It shouldn’t come as a surprise to you that estate planning lawyers have a rather negative view of do-it-yourself estate planning. Yes, it’s true that estate planning attorneys make a living by helping clients create plans, but it’s also true that we quite often have to deal with the mess that happens after someone uses do-it-yourself estate planning incorrectly. In fact, there are so many common mistakes that people who use do-it-yourself plans can encounter, that we are going to cover several of these mistakes in a two-part blog series over the coming weeks.
Do-It-Yourself Estate Planning Mistake 1. Creating a Will to Avoid Probate
Many people begin estate planning because they don’t like the idea of probate. The probate process applies to the property left behind by a deceased person. This process can be lengthy, costly, and not at all enjoyable.
However, creating a last will and testament is one of the worst things you can do if your goal is to avoid probate. Don’t get us wrong. Every capable adult should take the time to create a last will and testament as soon as they are able. However, creating a will does absolutely nothing to avoid probate. In fact, it does the exact opposite.
Every will a person creates in the state of New York has to meet some specific legal requirements. In order to determine if those requirements have been met, a probate court will have to get involved and review the will you have created. In other words, writing a will doesn’t avoid probate, it guarantees it.
Do-It-Yourself Estate Planning Mistake 2. Avoiding Estate Taxes by Using Revocable Living Trust
Revocable living trusts are excellent estate planning tools. These types of trusts excel at allowing your estate to avoid, or minimize, the effects of probate. However, unless your living trust contains soem very particular provisions, it will do nothing to help you avoid estate tax liability.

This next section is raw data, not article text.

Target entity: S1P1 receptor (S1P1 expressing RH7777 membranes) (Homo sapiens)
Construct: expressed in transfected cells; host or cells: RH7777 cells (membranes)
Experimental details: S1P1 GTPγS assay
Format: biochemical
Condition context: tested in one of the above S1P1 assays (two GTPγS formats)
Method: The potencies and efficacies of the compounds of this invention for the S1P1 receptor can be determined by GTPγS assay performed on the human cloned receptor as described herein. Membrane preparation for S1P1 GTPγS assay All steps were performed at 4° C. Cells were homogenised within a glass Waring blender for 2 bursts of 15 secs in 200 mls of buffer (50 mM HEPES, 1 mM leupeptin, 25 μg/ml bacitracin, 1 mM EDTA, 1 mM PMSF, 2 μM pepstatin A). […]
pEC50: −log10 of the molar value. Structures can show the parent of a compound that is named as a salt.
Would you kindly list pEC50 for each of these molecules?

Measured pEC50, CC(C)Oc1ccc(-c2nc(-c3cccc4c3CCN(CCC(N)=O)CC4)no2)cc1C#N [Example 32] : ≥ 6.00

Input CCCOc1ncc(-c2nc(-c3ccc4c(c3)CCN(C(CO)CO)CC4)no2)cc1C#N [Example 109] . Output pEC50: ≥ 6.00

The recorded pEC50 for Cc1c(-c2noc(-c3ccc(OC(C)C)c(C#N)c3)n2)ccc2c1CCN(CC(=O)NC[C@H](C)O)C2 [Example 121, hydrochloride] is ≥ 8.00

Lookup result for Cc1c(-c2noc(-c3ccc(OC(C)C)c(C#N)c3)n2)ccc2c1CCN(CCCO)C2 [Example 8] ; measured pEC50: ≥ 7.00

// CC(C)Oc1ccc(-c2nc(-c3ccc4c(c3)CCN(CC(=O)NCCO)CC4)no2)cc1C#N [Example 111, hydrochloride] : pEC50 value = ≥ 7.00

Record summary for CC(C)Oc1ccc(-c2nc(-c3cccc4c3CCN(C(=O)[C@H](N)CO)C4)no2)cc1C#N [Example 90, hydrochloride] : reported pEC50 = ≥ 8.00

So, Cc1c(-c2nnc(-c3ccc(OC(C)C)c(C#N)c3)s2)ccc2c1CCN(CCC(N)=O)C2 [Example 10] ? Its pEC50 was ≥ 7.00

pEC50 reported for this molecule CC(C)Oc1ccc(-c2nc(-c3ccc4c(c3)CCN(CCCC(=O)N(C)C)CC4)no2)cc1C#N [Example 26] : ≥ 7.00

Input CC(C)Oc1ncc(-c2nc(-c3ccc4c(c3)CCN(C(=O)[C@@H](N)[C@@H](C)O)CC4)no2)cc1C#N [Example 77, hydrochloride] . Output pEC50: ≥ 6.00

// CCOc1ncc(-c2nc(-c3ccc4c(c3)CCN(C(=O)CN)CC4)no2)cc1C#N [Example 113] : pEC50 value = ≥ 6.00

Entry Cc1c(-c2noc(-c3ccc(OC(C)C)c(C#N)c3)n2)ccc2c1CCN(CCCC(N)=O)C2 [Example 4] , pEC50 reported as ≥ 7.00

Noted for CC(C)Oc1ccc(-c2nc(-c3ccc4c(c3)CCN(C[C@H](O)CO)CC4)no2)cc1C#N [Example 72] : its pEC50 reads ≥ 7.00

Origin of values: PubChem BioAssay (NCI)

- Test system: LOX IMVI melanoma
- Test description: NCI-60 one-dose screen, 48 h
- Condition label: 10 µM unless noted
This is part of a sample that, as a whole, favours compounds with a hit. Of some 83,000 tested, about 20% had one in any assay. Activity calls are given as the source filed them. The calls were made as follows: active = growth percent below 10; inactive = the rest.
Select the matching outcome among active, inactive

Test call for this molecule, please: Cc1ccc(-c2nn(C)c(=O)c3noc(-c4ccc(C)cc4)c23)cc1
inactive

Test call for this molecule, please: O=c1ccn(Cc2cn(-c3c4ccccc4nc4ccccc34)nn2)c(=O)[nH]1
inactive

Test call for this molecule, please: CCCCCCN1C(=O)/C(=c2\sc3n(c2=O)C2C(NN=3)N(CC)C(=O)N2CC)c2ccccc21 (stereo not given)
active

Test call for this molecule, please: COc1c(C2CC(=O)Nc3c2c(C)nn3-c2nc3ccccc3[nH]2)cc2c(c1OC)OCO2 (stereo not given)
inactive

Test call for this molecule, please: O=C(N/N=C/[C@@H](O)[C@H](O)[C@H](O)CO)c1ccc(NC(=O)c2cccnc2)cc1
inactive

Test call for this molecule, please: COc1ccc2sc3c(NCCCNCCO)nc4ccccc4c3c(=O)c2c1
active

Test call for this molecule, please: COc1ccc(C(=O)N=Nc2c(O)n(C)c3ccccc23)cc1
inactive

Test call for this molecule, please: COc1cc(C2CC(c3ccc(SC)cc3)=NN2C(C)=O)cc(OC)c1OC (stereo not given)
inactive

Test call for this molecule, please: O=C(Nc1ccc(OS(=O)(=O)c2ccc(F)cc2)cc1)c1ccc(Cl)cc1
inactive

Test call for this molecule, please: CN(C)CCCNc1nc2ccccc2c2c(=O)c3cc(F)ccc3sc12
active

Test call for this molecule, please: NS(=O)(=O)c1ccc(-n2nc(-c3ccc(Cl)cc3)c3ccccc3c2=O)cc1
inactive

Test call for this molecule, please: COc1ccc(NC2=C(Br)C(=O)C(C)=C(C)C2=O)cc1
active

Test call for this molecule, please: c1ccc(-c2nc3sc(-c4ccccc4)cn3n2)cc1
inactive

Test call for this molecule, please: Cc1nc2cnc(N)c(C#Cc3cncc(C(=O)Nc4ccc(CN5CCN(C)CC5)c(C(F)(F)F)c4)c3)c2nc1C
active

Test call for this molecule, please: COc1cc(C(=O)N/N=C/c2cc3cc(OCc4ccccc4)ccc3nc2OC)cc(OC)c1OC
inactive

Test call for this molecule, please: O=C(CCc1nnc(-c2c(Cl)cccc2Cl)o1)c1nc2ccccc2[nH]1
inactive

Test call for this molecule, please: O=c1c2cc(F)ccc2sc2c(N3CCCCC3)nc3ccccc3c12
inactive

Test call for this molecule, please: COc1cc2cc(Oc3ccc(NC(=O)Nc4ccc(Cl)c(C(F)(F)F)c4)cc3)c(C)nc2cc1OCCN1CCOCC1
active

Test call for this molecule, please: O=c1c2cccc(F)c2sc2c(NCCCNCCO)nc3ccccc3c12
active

In recent years, the estate tax issue has diminished greatly because so few estates are now subject to this tax. However, people who are worried about estate taxes have often heard that by creating a trust they can avoid their estate having to pay. While it is true some living trusts will help reduce or eliminate estate taxes, many living trusts do not.
Do-It-Yourself Estate Planning Mistake 3. Relying on One Tool for Everything
Another common mistake that people who create their own plans often make is that they rely too much on one tool for everything. Your plan needs to address all the important issues facing you, and a single tool will never be able to do this. Moreover, the tools you create should be made in a way so that they complement one another, providing you multiple layers of protection.
- Changing “Irrevocable” Trusts Through Decanting - September 22, 2021
- Donor Advised Funds: Too Good to Be True? - September 15, 2021
- Changing “Irrevocable” Trusts Through Judicial and Nonjudicial Modification - September 8, 2021